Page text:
Software

Microsoft introduces red team augmentation via AI

“AI is a support tool, it is not good at original content—it is good at summarizing a complex problem,” one expert says.
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Francis Scialabba

· 3 min read

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Red team, go—with help from AI.

In February, Microsoft and OpenAI introduced a new open automation framework to assist security professionals in managing risk. The Python Risk Identification Toolkit, or PyRIT, provides AI for red teaming, by leveraging the generative capabilities of the technology to expose vulnerabilities.

Steve Winterfeld, advisory CISO with Akamai Technologies, told IT Brew that the new tools are helpful for filling in the gaps for organizations that need assistance with cybersecurity. It’s difficult to find someone who has skill in attacking webpages, social engineering, hacking, and more.

“The thought process is now that a generative AI can do that,” Winterfeld said.

Open source-ame. In a blog post announcing PyRIT, Microsoft said the system provides a more probabilistic result than traditional red-teaming: “Put differently, executing the same attack path multiple times on traditional software systems would likely yield similar results. However, generative AI systems have multiple layers of non-determinism; in other words, the same input can provide different outputs.”

For Joseph Thacker, principal AI engineer at AppOmni, PyRIT represents an opportunity for smaller companies who don’t necessarily have the appropriate access to internal AI tools larger organizations do. The open-source framework Microsoft has introduced with PyRIT allows it to test out its features while lowering the barrier to entry for AI red teaming.

“Most successful companies these days come up with a product so that it’s solved once for everyone instead of everyone solving it independently—that’s exactly what this is doing,” Thacker said. “Instead of expecting every company to have to build their own framework internally to test or generative AI systems, Microsoft is releasing a tool that any company can use to speed up their process for testing their generative AI features for safety and security.”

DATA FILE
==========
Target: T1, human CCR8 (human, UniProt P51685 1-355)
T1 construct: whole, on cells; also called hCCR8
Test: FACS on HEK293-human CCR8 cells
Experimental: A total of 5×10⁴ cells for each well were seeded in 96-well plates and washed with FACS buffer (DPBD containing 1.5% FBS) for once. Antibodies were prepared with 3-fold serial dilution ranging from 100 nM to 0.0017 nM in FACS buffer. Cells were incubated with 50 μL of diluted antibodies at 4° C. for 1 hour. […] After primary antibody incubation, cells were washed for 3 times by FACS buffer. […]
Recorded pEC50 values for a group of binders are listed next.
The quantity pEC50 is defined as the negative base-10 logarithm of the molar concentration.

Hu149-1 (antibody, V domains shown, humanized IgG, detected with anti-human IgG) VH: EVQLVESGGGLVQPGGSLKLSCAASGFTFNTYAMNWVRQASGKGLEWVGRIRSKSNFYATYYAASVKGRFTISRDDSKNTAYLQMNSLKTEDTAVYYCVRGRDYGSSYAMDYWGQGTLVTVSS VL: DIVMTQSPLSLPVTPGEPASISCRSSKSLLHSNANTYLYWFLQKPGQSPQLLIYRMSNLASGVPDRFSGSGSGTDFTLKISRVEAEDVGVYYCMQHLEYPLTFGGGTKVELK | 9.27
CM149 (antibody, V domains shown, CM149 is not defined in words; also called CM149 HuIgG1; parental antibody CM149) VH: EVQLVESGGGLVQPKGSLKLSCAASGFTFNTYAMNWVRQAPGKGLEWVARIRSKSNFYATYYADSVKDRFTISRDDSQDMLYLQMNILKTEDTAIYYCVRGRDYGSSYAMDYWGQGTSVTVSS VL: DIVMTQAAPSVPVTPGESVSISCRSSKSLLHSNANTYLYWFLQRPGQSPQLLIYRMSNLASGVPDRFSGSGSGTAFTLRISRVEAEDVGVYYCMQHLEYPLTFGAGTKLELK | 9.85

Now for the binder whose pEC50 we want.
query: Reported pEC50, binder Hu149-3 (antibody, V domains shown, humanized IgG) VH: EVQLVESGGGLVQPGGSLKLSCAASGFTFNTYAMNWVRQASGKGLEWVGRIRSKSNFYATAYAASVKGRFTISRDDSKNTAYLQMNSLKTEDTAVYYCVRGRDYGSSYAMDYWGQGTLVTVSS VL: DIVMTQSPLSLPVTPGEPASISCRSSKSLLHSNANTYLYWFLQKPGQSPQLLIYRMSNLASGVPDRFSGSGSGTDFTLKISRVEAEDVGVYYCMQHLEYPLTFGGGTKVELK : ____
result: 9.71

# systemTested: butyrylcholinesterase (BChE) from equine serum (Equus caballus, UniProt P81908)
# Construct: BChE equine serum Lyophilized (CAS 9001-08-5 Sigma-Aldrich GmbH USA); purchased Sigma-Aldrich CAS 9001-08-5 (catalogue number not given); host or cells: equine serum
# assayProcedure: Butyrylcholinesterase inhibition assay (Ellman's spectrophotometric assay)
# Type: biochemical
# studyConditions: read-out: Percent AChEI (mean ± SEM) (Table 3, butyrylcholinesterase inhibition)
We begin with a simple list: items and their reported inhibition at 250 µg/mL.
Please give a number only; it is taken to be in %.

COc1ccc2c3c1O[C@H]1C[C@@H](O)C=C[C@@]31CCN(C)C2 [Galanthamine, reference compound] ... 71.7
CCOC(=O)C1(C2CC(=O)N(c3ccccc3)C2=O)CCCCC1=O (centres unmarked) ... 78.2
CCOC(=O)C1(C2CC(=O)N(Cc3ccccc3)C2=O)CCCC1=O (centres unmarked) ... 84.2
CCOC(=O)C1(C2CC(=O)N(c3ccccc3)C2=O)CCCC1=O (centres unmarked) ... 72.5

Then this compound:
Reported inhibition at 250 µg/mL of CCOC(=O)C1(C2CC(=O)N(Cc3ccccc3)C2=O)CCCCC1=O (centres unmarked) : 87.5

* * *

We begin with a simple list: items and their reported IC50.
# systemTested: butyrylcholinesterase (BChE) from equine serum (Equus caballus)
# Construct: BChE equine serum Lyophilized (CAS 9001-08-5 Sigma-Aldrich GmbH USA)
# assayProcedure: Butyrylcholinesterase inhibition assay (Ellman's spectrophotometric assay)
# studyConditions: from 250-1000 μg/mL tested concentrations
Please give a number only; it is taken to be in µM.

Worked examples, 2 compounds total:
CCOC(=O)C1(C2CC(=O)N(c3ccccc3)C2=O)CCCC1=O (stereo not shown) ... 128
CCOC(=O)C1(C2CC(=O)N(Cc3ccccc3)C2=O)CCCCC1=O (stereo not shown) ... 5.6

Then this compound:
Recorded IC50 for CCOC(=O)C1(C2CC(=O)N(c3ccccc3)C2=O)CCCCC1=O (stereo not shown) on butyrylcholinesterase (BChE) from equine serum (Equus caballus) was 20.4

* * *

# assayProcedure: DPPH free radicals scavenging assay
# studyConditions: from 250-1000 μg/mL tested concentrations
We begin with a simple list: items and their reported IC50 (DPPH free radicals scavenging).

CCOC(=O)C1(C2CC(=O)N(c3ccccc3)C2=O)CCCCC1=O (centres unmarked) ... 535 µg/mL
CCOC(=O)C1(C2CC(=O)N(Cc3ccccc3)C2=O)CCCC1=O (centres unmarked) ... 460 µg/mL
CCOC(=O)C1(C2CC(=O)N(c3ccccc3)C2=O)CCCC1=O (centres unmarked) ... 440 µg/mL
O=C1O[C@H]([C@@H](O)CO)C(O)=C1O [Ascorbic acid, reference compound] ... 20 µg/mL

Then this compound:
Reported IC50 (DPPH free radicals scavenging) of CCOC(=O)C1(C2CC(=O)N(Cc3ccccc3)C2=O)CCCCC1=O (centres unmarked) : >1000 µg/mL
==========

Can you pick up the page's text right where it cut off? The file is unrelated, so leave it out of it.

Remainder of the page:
No replacement. Microsoft cautioned that the tool isn’t meant to replace the human element of control over the red team process. Rather, the tool is meant to augment existing tactics and expose flaws in the process.

“However, PyRIT is more than a prompt generation tool; it changes its tactics based on the response from the generative AI system and generates the next input to the generative AI system,” according to the company blog post. “This automation continues until the security professional’s intended goal is achieved.”

Winterfeld agreed. He told us that AI should be seen solely as a way to add to capabilities. Expecting more out of the technology isn’t realistic.

“AI is a support tool, it is not good at original content—it is good at summarizing a complex problem,” Winterfeld said. “And again, ChatGPT and most of the OpenAI stuff has not been trained to focus on cybersecurity. So, they may help you write a social engineering email, but if you just go in and say, ‘Write a social engineering email to attack Akamai,’ it’s not going to be able to give you anything useful.”

Top insights for IT pros

From cybersecurity and big data to cloud computing, IT Brew covers the latest trends shaping business tech in our 4x weekly newsletter, virtual events with industry experts, and digital guides.